There can be no doubt that ideologically John Edwards stands closer to Barack Obama than to Hillary Clinton. This was evident in the Democratic Presidential debates. Despite the successes of Edwards and Obama in life and politics, both are true political outsiders—mavericks in a sea of conventional wisdom. Indeed, the Clintons not only represent the status quo, they embody one of the Americas John Edwards so eloquently described—the well-connected, powerful, prosperous America which is doing well, which has benefited by globalization, which has secure jobs. This is the America the Clintons courted and pandered to during Bill Clinton’s presidency, and which they continue to represent. This is the America of special interests, which is as comfortable with the Clintons as with Republicans. But it is not the other America that John Edwards spoke so passionately about.

Certainly, there must be the temptation for Edwards to step back and let the two remaining combatants battle it out. This path offers Edwards the easy option of hedging his bets, perhaps in the hope that he will retain credibility with the ultimate winner and be able to advance his issues, and, dare I say it, his own interests after the election. On examination, however, this path offers Edwards nothing at all. Let’s assume—and I think it is a fair assumption—that, for the reasons stated above, there is no chance Edwards would endorse Clinton and that the choice he faces is endorsing no one or endorsing Obama. If he stands mute and Clinton wins, she will owe him nothing and she will not even be interested in his concerns; the best he will get is a courtesy lunch or a sub-Cabinet position in a non-critical department. On the other hand, if he fails to help Obama now, when help is most important, the leverage he will have with a victorious Obama would be much diminished than what it is now—such is the essence of politics, a brutal blood sport. On the other hand, should Edwards see the wisdom of endorsing Obama now, his leverage would be greater than it will ever be and he can deal for commitments to support his poverty agenda, and perhaps even for an important position in an Obama Administration. Surely I am not the first to think of John Edwards as Attorney General and if Obama were to make such a commitment, it would be no sell-out of values because John Edwards not only is eminently qualified to be AG, he may well be the most qualified Democratic attorney in America to be AG in a Democratic Administration.

I supported John Edwards in the 2004 Democratic primaries and donated to his campaign this time around. I have watched him grow in stature as a politician since the day in June 2003 when he appeared at an event at my house to explain to me and 75 other Democrats who he was and what he stood for. He ran a great campaign in 2004 and he ran a better one this time, but it was just not to be. But having come as far as he has come, he is not done. He owes it to his supporters, to progressive Democrats, to all Democrats, and to all the voiceless people he speaks for to provide leadership and direction about what direction this country should go and who should lead them as the Democratic presidential nominee in 2008. Silence, or none of the above, should not be an option.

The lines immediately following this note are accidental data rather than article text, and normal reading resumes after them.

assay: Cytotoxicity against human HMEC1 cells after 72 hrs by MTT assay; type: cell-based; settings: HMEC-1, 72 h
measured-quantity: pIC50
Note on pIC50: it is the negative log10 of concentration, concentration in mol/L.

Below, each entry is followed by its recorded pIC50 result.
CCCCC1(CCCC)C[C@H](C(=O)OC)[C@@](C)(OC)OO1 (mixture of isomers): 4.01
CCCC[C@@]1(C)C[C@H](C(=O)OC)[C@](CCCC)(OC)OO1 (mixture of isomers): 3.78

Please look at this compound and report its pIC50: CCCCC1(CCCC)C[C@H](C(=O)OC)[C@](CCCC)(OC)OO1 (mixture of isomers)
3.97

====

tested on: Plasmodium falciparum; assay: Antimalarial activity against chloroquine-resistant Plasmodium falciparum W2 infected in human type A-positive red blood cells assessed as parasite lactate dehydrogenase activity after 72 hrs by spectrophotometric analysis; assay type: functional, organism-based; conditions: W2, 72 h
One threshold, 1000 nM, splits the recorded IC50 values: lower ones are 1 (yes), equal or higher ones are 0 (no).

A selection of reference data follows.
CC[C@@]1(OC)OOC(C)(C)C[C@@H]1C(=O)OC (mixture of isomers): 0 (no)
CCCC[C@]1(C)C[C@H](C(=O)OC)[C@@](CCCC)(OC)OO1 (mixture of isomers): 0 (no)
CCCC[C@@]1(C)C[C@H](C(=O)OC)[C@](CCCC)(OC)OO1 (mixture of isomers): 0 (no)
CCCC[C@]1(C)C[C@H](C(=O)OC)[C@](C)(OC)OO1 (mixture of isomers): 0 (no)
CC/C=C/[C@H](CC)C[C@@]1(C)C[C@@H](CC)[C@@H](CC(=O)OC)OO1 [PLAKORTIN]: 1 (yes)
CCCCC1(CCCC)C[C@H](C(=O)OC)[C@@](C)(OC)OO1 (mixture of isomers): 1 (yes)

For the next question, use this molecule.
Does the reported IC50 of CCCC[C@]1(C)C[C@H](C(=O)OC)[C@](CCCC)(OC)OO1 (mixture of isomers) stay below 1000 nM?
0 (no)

Hillary Clinton Is Trying to Drive Democrats Into a Dead End on Foreign Policy

In recent weeks, Hillary Clinton has increased her attack on Barack Obama, arguing that foreign policy experience is essential to “being ready on Day One.” Clinton thinks this argument will bring her closer to the presidency, but she is actually painting herself, and Democrats, into a corner in the general election, for, whatever one may think about her or Senator Obama’s foreign policy credentials, they certainly are less than John McCain’s. Democrats cannot run the general election campaign on the question of who has more foreign policy experience, or experience, in general, because the answer to those questions will be John McCain, even though most of his foreign experience is military. The Democratic campaign will have to be about which candidate has demonstrated the best judgment in foreign affairs, not who has the most experience. Which one endorsed and supported the greatest foreign policy fiasco in modern American history? Which continued to support this war long after every possible justification for it had collapsed? Whose belligerent statements would increase the chance of war with Iran? In answering these questions — the questions Democrats will have to emphasize in a campaign against McCain — Hillary Clinton doesn’t fare so well.

First of all, it is not clear where Hillary derives the foreign policy “experience” advantage she claims, if not her eight years in the White House as First Lady. But when did the American Presidency become a monarchy? When did the First Lady role morph into the Queen? No First Lady, including Hillary, has been tasked with foreign policy assignments. As First Lady, the main purpose of her foreign travel was to engage in ceremonial events. There was nothing wrong with that, of course, but being hostess or guest at dinner parties is not “Commander-in-Chief” experience any more than Senator Obama’s experience living abroad is foreign policy experience. In fact, it can plausibly be argued that living in a foreign country, which Senator Obama has done, provides a deeper understanding of how the rest of the world thinks than bopping into a country for a day or two to schmooze with a Saudi oligarch. If her foreign policy role was more than that, why has she refused to release her White House papers so voters could see evidence of what her “experience” claims are based on?